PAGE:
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Our Children in a Divided World#691

09/03/2021 03:14:00 PM


Rabbi Irwin Huberman

Parashat Nitzavim
Choose life so that you and your offspring are to live. (Deuteronomy 30:19)

Our Children in a Divided World

What in heaven’s name is going on in the world?

Am I the only one who feels that a dark and nasty cloud is enveloping us right now? Floods, earthquakes, fire, plague.

Wars, environmental degradation, sexism, otherism.

It’s almost biblical.

As many of us — before Rosh Hashanah — try to put this into some perspective, an unmistakable conclusion emerges.

To put it mildly, we are living in difficult and disturbing times. This week, I’ve been asked several times, “Are we living through a series of random events, or is this all Godly inspired?”

I believe it is neither.

More often than not, the unsettling events currently afflicting our world result from human choice.

A close review of many current domestic and global problems reveals that most of these events emanate from a world that appears more focused on profit and immediate gratification, than on long-term moral investment in the future.

This leads us to, perhaps, one of the most important verses in the entire Torah, which we read this week. It is contained in the Parashah called Nitzavim: "You stand this day — all of you."

The Torah tells us that life — individually and communally — is a matter of choice.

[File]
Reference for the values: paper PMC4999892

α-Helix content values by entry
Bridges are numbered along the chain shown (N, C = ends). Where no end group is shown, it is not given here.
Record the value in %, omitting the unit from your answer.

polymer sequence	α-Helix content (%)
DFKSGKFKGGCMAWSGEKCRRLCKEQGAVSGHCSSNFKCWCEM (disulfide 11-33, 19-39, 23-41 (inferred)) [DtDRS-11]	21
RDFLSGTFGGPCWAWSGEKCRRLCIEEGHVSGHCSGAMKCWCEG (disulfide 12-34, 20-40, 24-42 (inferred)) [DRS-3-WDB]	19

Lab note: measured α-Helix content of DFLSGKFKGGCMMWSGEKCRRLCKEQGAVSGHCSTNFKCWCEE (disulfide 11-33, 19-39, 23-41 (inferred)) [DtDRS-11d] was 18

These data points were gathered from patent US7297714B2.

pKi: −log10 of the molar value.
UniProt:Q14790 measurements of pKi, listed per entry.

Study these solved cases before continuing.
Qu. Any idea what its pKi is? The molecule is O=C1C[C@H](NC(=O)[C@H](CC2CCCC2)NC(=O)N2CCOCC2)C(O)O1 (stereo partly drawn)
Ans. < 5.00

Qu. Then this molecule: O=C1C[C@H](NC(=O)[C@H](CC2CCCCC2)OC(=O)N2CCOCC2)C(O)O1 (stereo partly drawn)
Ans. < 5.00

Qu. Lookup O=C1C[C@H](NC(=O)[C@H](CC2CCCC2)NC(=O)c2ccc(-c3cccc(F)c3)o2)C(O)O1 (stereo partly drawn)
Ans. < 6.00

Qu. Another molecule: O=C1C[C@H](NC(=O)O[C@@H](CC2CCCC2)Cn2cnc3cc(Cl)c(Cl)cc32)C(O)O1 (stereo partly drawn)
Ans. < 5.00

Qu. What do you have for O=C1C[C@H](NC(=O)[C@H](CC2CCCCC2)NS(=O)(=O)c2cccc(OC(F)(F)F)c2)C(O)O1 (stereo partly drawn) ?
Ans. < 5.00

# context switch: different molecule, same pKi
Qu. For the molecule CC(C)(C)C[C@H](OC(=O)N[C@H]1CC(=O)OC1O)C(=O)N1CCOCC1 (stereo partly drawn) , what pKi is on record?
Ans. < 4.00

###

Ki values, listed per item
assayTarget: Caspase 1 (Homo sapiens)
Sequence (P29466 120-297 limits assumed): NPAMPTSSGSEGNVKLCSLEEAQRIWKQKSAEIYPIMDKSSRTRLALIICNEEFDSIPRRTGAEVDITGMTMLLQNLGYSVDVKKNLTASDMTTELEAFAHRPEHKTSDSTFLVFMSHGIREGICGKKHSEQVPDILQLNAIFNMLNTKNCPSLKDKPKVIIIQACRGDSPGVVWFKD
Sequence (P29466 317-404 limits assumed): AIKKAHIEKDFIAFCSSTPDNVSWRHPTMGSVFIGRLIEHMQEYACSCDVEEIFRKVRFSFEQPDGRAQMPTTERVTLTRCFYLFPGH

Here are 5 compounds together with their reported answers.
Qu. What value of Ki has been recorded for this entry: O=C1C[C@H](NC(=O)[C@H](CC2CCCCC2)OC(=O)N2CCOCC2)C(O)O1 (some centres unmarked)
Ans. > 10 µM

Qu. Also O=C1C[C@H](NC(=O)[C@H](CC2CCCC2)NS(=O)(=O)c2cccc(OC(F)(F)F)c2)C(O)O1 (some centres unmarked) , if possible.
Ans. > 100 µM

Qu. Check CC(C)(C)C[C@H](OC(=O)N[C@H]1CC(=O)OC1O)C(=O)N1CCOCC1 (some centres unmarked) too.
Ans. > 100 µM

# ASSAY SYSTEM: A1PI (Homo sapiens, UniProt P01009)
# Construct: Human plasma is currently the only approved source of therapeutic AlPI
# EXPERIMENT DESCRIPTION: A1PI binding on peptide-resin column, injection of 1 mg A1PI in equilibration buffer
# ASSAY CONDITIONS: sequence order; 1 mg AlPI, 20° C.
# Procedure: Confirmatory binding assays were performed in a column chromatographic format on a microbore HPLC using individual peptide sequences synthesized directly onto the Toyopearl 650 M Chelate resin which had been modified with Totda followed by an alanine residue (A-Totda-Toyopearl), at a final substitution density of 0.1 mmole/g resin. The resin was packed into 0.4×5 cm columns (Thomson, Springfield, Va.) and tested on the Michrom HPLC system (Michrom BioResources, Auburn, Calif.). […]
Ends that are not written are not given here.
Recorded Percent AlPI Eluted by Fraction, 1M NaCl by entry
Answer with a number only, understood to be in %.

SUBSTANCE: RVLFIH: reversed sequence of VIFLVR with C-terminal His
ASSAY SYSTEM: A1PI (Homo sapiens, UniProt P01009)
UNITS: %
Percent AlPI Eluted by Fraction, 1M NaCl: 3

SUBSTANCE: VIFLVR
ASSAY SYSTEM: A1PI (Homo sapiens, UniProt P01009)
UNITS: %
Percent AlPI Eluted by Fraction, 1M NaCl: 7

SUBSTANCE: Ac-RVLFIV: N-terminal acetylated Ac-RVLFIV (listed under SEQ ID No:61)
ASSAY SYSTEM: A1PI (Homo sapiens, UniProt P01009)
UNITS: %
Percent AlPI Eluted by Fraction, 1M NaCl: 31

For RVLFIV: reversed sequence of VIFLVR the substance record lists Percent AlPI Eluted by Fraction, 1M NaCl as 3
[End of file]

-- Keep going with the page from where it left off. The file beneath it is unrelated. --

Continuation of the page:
At the end of his days, Moses gathers the Israelites and speaks to them about options and consequences. Follow God’s laws of compassion, kindness, loyalty and discipline — he says — and you will be blessed. Turn to a world of idol worship and immediate gratification, and you will be cursed.

Says Moses, I have put before you life and death, blessing and curse. [Therefore] choose life so that you and your offspring are to live. (Deuteronomy 30:19).

It’s an amazing piece of advice, reminding us that so much of our success or failure depends upon our choices.

In many ways, we are the central characters in our own stories. We are the common denominator in every positive or negative event of our lives.

I often use this biblical quote at the funeral of elders, who — despite the many challenging events that occurred in their lives — chose to pick themselves up and “choose life.”

Yet, as is often the case when I read a verse from the Torah anew each year, a different word pops off the page.


Increasingly, we are living in a world where our institutions are being challenged. Scientific facts — supported by thousands of tests, examinations and experiments — are being mocked.

Doctors, who rely on painstaking medical investigation, are being devalued.

Our airwaves are being flooded with material highlighting the misfortunes of others. Gossip has become an industry.

Anyone with a computer can advance an often-ill-motivated theory. Was it really Jewish space lasers that caused the recent California fires?

Tens of thousands believe so.

Indeed, most of us can handle and dismiss these ridiculous theories. We understand how instances of bad judgement within our institutions have led to an erosion of public confidence.

What bothers me is the effect of these attitudes and behaviors on our children.